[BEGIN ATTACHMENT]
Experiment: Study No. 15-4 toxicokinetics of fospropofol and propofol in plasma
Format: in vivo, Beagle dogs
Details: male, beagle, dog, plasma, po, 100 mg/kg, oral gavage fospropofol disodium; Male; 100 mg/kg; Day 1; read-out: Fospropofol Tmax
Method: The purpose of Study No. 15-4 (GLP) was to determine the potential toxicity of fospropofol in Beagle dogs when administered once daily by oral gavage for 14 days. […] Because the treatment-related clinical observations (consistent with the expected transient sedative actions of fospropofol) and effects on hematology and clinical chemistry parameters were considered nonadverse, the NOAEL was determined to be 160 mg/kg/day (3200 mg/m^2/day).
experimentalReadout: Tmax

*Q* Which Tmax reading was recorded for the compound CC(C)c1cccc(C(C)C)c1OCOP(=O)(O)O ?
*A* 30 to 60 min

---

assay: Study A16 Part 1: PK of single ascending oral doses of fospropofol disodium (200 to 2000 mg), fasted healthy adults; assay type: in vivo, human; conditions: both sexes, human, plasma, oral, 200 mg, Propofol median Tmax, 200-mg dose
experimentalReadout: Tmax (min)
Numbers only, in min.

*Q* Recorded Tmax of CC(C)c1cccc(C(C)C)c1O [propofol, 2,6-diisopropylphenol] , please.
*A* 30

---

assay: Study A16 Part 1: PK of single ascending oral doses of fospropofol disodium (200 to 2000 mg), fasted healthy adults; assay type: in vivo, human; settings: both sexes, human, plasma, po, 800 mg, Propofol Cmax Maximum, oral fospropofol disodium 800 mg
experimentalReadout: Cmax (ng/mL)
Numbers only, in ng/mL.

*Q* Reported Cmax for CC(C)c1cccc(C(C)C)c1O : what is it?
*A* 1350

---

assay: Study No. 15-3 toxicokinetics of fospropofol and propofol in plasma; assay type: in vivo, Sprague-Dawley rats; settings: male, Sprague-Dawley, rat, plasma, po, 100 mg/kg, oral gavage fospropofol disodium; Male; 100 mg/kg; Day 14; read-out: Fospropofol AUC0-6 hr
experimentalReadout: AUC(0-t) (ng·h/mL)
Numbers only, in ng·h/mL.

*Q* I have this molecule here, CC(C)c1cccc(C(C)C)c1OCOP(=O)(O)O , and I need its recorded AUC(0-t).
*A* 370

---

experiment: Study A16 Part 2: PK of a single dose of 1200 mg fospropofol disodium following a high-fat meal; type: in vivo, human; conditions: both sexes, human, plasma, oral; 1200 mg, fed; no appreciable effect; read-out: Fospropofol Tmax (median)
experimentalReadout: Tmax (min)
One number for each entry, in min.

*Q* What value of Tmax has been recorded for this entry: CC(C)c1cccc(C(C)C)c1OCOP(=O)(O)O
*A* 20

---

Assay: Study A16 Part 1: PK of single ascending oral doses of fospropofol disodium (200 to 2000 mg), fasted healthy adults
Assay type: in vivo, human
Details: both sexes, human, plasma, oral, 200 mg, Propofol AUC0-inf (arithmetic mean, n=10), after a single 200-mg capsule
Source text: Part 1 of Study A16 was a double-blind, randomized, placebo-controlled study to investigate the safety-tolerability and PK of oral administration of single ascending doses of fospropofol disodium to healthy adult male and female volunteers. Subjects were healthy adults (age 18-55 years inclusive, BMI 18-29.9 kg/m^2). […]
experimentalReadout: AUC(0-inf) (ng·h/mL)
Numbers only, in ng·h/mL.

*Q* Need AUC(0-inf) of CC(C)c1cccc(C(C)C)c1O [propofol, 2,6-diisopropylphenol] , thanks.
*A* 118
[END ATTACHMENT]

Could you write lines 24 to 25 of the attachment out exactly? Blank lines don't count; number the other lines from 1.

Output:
*Q* I have this molecule here, CC(C)c1cccc(C(C)C)c1OCOP(=O)(O)O , and I need its recorded AUC(0-t).
*A* 370